Question: What do you think is the most significant change that companion animals – dogs in particular – bring to society and/or our individual lives?
Answer from Heather King
The benefits that companion animals bring to us go far beyond the values and lessons learned from caring for the life of a living, breathing animal. Being a dog owner changes your life for the better because they provide unconditional love and protectionâ€”something that once experienced is hard to live without.
I have the privilege of sitting on the board of Intermountain Therapy Animals. Their mission is â€œenhancing quality of life through the human-animal bond.â€ Itâ€™s an international group of volunteer animal-assisted therapy teams who visit patients in hospitals, children in schools, seniors in retirement homes and others to share that unconditional love and comfort a pet can bring. Each board meeting, our volunteers share stories of patients who exhibit positive physical reactions to the animals and will often allow treatments if a therapy animal can be present, or children who improve their socialization and reading skills by reading to dogs, or seniors who respond with smiles and memories of happier times while giving a dog a pat on the head.
Additionally, research suggests that animal owners themselves are often more compassionate, more forgiving and generally calmer in demeanor. Perhaps most importantly, animal owners are generally healthierâ€”both physically and mentally, at least partly because of their interactions with their dogs.
Personally, Iâ€™ve also learned to put othersâ€™ needs (both animal and human) ahead of my own. For me, the physical and emotional bond between myself and my dogs has gotten me through good times and bad, relationships, moves, etc. and all the while provided a constant support that could be counted on no matter what circumstance I was facing.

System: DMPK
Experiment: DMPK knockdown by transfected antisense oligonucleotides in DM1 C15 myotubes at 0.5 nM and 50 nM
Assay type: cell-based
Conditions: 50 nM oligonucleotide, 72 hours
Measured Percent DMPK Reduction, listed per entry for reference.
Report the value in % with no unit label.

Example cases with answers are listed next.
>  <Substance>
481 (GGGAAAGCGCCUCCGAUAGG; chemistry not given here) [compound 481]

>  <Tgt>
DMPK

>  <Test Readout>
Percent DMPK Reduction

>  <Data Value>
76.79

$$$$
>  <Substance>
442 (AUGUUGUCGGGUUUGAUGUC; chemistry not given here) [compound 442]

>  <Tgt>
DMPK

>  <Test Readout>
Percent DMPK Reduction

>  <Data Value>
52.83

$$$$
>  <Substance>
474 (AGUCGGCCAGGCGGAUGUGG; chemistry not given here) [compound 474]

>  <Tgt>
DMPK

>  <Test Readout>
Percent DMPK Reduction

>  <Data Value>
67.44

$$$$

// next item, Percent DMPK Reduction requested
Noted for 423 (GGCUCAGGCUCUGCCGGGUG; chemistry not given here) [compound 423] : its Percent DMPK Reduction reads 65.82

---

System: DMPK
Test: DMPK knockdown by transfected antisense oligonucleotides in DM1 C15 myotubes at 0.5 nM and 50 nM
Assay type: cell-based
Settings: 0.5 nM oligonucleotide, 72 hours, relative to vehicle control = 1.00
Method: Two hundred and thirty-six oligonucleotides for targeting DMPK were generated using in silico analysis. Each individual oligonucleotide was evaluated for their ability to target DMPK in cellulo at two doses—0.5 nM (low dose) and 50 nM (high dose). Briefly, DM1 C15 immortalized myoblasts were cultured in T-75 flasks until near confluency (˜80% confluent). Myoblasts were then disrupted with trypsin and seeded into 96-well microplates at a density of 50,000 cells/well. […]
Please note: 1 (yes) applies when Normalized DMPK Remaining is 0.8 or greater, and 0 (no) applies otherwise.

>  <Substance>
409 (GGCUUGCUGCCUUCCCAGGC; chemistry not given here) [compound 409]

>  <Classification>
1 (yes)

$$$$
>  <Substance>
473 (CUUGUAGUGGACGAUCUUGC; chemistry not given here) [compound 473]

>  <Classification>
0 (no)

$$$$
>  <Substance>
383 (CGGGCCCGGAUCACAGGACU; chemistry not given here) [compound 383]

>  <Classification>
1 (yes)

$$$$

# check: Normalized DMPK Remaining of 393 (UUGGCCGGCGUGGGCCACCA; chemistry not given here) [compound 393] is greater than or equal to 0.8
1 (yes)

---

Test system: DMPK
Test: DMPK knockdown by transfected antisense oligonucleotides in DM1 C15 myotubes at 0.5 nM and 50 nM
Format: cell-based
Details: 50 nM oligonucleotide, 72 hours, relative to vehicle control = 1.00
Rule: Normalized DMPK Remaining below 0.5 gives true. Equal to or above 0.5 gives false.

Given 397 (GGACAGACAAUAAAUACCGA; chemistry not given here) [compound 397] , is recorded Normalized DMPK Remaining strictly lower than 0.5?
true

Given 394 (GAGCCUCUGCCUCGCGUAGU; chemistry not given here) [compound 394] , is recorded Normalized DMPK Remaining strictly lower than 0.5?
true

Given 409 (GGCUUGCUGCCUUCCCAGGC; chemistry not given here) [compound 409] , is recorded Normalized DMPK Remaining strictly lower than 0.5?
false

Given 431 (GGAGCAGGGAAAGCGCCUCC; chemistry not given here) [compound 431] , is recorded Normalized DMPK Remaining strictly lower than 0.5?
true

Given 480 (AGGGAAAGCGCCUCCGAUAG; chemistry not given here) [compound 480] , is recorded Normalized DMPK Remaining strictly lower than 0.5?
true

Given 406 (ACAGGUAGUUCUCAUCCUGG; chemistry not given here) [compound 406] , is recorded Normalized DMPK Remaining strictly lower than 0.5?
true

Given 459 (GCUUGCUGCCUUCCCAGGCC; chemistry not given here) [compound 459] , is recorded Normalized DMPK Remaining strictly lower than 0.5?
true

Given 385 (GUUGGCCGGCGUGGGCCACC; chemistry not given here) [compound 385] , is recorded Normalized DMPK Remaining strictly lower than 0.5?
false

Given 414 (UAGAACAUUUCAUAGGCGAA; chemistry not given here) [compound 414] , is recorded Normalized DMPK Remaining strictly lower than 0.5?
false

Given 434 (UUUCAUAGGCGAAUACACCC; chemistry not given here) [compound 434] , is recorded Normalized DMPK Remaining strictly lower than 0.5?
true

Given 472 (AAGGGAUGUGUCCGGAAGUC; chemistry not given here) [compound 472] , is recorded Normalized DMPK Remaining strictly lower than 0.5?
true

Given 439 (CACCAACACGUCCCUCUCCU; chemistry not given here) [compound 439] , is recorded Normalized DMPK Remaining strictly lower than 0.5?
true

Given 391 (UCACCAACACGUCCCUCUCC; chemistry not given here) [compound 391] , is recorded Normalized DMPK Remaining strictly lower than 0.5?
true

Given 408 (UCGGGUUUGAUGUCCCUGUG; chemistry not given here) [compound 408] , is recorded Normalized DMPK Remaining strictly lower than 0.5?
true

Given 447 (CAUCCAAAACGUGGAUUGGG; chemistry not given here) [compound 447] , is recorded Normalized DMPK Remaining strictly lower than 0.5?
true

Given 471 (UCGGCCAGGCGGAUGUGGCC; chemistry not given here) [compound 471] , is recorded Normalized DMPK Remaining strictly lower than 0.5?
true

In truth, I believe that pet owners reap far more value from the companionship their animals provide than the animals gain from us. Their ability to love unconditionally is a skill we should be so lucky to learn from them.
Heather L. King is a freelance writer and full-time marketing communications manager for an engineering firm. She has been actively involved in raising funds and awareness for numerous charitable and professional causes over the past two decades. She is currently a board member of Intermountain Therapy Animals (ITA), which specializes in providing animal-assisted therapy in the areas of physical, occupational, speech and psycho therapies, as well as special education. She is the social media advisor to ITA and heads their Twitter account (@ITAorg). Ms. King also provide social media expertise to Rocky Mountain Great Dane Rescue Inc. by running the organization’s Twitter account (@RMGDRI) in addition to actively raising funds and awareness for Great Danes in need of forever homes throughout the Rocky Mountain region.